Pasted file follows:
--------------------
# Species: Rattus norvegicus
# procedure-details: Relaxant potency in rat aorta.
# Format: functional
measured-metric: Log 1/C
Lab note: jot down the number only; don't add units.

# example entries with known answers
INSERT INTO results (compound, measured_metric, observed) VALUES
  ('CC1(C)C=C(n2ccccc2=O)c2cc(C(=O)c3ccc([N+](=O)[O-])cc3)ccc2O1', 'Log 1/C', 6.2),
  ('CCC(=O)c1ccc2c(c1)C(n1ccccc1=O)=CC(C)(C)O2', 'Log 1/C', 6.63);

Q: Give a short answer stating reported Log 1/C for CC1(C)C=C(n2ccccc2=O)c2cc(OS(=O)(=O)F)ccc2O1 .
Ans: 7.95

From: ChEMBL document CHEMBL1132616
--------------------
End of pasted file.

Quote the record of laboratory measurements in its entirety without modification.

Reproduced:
# Species: Rattus norvegicus
# procedure-details: Relaxant potency in rat aorta.
# Format: functional
measured-metric: Log 1/C
Lab note: jot down the number only; don't add units.

# example entries with known answers
INSERT INTO results (compound, measured_metric, observed) VALUES
  ('CC1(C)C=C(n2ccccc2=O)c2cc(C(=O)c3ccc([N+](=O)[O-])cc3)ccc2O1', 'Log 1/C', 6.2),
  ('CCC(=O)c1ccc2c(c1)C(n1ccccc1=O)=CC(C)(C)O2', 'Log 1/C', 6.63);

Q: Give a short answer stating reported Log 1/C for CC1(C)C=C(n2ccccc2=O)c2cc(OS(=O)(=O)F)ccc2O1 .
Ans: 7.95

From: ChEMBL document CHEMBL1132616